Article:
Confessions of a part-time atheist

Image courtesy of US Geological Survey. This is the summit road about two miles from where I lived at the time of the Loma Prieta earthquake.

My relationship to the concept of God is as old as I am. Religion seeped through the walls of my mother’s abdomen and into the womb before I was born. Religion is my mother’s voice echoing through amniotic fluid as she stood in church and sang hymns. It is the voice of the preacher cast from the pulpit to fill the sanctuary.

Bit by bit, memories began to imprint themselves on my consciousness following my birth. Along with that time I burned my finger on the iron, I recall sitting on the couch with my mother for our daily devotions. A prayer, a Bible story, a hymn.

Upon second consideration, burning my finger on the iron also formed a religious feeling in me. My mother left her ironing in the living room, needing to run to another room. She looked me directly in the eye and said, “Don’t touch the iron.” As soon as her back disappeared down the hall, the urge to touch that iron became unbearably strong. With my first feeling of guilt even preceding the action, I stretched out a forefinger and pressed it to the bottom of the iron.

Predictable events followed my contact with that surface. Pain, shock, dismay, regret. Along with these came a sense of betrayal. Why hadn’t she told me it would burn me? Surely if she had told me that, I wouldn’t have touched it.
The primary lesson I learned from touching the iron is that I should obey my mother because the natural consequences of not doing so could be painful. In addition, it became clear as water that mom knew things I didn’t.

There is no doubt in a child’s mind, no opportunity to consider and weigh before believing. Just so, I sucked up a belief in God and Christian theology year by year throughout my childhood. The belief, natural as air, made anyone who didn’t believe as we did seem foreign and evil.

On October 17, 1989, Redwood Estates, California–I was 16 years old–I lay in bed with severe chest pain wondering if it would kill me. I hid in the recesses of my mind, curled against the pain, reality receding before the sharp stabs radiating through my chest. Without further warning, something struck my bedroom like Godzilla sweeping his claws through a high-rise. A fractional moment of disorientation cleared when my bedroom kept shaking. An earthquake, I understood. Survival instinct took over. I dodged my flying dresser and ran for the exit.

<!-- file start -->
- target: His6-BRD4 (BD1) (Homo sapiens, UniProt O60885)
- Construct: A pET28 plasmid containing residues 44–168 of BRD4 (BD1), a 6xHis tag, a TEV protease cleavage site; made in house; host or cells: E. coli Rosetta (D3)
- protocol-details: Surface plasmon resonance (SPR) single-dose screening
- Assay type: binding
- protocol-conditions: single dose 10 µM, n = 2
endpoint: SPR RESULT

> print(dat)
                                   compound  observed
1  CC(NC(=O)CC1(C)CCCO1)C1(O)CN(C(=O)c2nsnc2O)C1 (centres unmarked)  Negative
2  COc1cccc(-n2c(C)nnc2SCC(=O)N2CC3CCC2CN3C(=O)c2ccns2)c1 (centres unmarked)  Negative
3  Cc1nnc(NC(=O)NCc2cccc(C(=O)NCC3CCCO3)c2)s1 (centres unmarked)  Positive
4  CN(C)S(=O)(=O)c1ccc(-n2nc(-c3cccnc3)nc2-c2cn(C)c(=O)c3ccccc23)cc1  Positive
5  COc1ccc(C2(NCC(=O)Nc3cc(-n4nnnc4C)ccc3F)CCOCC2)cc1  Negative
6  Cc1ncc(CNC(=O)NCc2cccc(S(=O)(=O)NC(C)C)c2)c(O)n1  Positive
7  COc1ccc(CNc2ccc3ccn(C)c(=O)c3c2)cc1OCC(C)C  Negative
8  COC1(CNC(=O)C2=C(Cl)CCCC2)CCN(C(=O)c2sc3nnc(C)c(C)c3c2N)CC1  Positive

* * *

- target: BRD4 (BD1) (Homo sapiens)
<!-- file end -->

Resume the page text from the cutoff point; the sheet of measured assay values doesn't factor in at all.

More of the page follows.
The house survived the quake mostly intact–unlike many in our mountain community. Physically, I was also fine. But as I stood in the street outside our house and braced against the frequent aftershocks, I knew the quake had changed something elemental in my personality. I longed to be able to fly. In those days I often dreamed I could fly. Now in surreal but waking life, I wanted to be in a dream where I could fly. I couldn’t tolerate the feeling of standing on ground I couldn’t trust.

There are elements of “reality” we humans depend upon so completely we aren’t even aware we are dependent. One is the stability of the ground. Another is inhaling and having air available. A third is the pull of gravity.
The existence of God and the correctness of Christianity were like earth and air for me–unquestioned to the point of not understanding there might be a question.

My later teenage years consisted of earth-shattering events which fractured my beliefs–creating landslides of uncertainty, periods where I would doubt every element of reality.


On lists: Resizing the ego

Every morning excepting Shabbat I write a list. The lists are, without exception, ridiculous. Take for instance this morning:

Water spider
Curate library
Walk dogs
Pay bills/budget
Format novel for publication
Critique story
Free write
Write on current novel
Job ap
Paint trim
Solicit reviews
Work on marketing

As can be seen at a glance, this is not all going to get done today. My tradition is to work all day after writing my list and then castigate myself at the end of the day for not getting the whole thing done.

I am going to propose a theorem: Self-castigation for failing to do the impossible is not a recipe for success.